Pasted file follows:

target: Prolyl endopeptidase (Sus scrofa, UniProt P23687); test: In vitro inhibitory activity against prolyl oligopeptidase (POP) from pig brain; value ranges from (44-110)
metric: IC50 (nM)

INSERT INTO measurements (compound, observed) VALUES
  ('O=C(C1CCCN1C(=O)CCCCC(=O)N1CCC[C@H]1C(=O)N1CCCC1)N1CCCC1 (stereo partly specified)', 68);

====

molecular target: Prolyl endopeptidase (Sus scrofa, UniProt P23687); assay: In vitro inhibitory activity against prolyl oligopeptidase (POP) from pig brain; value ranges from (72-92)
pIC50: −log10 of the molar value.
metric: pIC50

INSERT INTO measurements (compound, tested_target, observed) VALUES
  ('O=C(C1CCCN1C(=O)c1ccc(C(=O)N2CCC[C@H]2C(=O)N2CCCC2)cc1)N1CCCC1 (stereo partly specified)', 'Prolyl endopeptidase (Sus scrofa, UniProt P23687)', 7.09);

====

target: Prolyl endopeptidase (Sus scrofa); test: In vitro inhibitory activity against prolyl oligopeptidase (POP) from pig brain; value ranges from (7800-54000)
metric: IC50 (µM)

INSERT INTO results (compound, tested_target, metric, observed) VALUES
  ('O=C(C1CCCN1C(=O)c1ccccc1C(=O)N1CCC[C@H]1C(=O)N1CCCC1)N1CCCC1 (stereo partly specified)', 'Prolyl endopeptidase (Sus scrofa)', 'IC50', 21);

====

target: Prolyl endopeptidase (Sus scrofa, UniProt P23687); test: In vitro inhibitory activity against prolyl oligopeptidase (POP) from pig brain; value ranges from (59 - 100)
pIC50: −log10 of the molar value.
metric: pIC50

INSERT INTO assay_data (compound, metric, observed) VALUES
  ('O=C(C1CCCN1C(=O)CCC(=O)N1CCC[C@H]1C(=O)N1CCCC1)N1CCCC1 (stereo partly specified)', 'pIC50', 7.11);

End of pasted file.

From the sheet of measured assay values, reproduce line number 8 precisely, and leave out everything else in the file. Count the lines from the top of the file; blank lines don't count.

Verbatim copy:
metric: pIC50